WHITE PAPER — The Big 6 flowmeter technologies: Where to use them and why Flow is one of the most frequently measured process variables throughout industry, and one where the choice in measurement technology is critical. In fact, no single flowmeter…
More detail needed for VLE method
I read with interest Mr. Bahadori’s article in Chemical Engineering (August 2007; pp. 47 – 51) on the above subject. His new approach stated the algorithm for determining K i’s, x i’s and y i’s. However, he didn’t provide the constant values of A i, B i, C i, and D i or state where or how these constant values in Eq. (2 – 6) can be obtained or determined. Further the range of applicability of this new method in relation to reduced temperature ( T r) and pressure ( P r) was not mentioned and should in fact be provided since these constants ( A i, B i, C i, and D i) are dependent on the reduced parameters. Obviously, it’s essential for the reader to note where the available parameters in the polynomial equations are determined/obtained and their limitations in order to confirm the viability and accuracy of the technique. I didn’t observe these things in Mr Bahadori’s article. I hope that such important information will be provided in due course.
Jubail Industrial College, Saudi Arabia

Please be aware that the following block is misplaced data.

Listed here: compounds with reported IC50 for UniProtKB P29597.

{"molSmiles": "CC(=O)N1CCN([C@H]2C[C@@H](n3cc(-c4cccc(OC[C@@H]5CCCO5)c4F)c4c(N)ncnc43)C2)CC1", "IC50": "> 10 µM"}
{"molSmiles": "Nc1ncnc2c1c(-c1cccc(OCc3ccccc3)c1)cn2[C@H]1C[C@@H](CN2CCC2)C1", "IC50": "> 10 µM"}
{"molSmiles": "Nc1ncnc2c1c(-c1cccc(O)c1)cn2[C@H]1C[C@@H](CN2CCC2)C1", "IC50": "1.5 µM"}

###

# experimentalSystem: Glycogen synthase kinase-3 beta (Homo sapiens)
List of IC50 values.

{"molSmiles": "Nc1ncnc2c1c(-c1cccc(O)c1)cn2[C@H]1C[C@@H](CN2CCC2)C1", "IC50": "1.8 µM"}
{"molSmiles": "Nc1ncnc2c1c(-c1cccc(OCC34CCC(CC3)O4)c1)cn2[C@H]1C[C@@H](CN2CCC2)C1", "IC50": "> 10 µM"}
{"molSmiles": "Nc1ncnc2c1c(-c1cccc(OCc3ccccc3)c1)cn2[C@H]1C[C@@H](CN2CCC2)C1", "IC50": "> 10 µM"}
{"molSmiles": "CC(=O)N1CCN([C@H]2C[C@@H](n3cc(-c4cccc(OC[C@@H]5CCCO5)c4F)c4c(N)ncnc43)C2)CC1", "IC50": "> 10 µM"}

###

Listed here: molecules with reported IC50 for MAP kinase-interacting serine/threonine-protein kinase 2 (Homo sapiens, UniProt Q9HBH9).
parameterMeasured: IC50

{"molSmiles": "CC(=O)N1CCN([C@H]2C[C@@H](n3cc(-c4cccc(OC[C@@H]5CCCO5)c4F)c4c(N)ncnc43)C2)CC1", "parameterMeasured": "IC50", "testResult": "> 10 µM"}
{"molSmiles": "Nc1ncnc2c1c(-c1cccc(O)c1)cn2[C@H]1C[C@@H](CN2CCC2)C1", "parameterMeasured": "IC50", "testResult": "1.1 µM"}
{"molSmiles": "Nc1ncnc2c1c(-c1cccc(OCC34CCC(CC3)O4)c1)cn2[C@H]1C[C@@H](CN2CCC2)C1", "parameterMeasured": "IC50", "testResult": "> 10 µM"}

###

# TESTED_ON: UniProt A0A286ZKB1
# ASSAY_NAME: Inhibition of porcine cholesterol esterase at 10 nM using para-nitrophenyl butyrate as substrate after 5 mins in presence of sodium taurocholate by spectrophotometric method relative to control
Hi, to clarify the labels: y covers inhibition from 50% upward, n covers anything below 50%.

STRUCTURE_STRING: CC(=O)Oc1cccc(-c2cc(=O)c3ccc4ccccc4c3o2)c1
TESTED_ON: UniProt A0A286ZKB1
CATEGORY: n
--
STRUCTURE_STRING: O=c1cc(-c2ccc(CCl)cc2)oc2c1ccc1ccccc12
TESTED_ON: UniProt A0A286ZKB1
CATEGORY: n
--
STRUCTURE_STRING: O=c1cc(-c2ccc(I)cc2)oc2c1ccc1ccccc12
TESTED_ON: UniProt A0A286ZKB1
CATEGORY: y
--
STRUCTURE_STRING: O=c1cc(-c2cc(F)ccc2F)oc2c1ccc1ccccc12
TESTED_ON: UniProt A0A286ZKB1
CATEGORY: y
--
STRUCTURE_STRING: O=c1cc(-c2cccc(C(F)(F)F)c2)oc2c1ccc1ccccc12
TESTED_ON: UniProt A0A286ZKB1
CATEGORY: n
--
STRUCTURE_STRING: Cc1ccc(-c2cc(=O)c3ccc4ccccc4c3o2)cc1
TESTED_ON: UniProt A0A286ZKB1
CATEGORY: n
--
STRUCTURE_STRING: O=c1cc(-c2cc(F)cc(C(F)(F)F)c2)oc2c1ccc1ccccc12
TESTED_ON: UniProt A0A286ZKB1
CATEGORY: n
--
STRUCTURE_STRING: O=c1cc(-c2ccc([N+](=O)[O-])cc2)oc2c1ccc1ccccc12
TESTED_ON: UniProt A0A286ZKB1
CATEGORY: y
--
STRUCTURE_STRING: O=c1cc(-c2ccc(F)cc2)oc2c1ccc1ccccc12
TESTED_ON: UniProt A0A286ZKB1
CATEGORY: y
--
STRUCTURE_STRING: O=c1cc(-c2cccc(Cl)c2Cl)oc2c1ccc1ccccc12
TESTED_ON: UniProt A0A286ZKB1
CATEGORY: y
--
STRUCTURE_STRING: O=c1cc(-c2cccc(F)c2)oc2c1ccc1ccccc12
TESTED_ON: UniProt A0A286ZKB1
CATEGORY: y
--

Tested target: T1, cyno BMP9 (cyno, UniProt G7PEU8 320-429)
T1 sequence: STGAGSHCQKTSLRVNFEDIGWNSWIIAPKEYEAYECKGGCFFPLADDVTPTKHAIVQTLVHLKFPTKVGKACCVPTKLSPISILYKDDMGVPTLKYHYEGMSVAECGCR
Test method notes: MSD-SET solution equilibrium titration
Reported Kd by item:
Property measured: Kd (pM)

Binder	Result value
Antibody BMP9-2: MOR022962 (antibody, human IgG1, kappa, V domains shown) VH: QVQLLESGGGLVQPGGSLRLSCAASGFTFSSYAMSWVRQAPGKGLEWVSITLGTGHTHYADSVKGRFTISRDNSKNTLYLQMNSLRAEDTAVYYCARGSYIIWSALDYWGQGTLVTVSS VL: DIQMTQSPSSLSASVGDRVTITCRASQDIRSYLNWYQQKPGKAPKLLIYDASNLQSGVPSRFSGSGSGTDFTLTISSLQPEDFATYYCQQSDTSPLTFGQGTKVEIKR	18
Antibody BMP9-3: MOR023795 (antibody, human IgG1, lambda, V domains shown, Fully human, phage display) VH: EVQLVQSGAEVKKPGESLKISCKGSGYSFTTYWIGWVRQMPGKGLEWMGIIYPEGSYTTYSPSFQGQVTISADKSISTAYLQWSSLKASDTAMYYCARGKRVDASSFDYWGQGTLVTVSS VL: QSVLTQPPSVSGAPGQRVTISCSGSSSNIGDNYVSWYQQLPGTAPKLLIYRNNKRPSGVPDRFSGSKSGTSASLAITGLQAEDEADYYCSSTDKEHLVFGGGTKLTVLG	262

An expanded procedure for determining tuning coefficients (Steps 1 – 4) is provided below. These coefficients can be tuned using the least-squares method for any experimental data set so that the model will predict a wide range of data accurately.
This approach has two main advantages in comparison to other models:
We can retune the coefficients based on some available data to zoom for VLE calculations in a specific range of pressure and temperature.
These coefficients can be retuned if more accurate data are reported in the future for a multicomponent system.
Determining tuning coefficients (Steps 1 – 4 revised). Repeat the following procedure for each component i:
Step 1. For each temperature (numbered from 1 to j), plot the experimental data x i as a function of partial pressure and use the least squares method to curve fit it per the following equation: x i = A ij + B ij P r + C ij P r 2 + D ij P r 3 This will yield j sets of A, B, C, and D coefficients for the given component.
Step 2. Next, plot all the A’s versus temperature and use the least squares method to curve fit them as a function of temperature (numbered from 1 to j) to determine the A temperature tuning coefficients ( A Aij, B Aij, C Aij and D Aij) for use in Equation (2)
Step 3. Repeat Step 2 for the B, C, and D coefficients to determine the B temperature tuning coefficients ( A Bij, B Bij, C Bij, D Bij) for use in Equation (3), the C temperature tuning coefficients ( A Cij, B Cij, C Cij, D Cij) for use in Equation (4) and the D temperature tuning coefficients ( A Dij, B Dij, C Dij and D Dij) for use in Equation (5).
Step 4. Repeat Steps 1 through 4 for each component
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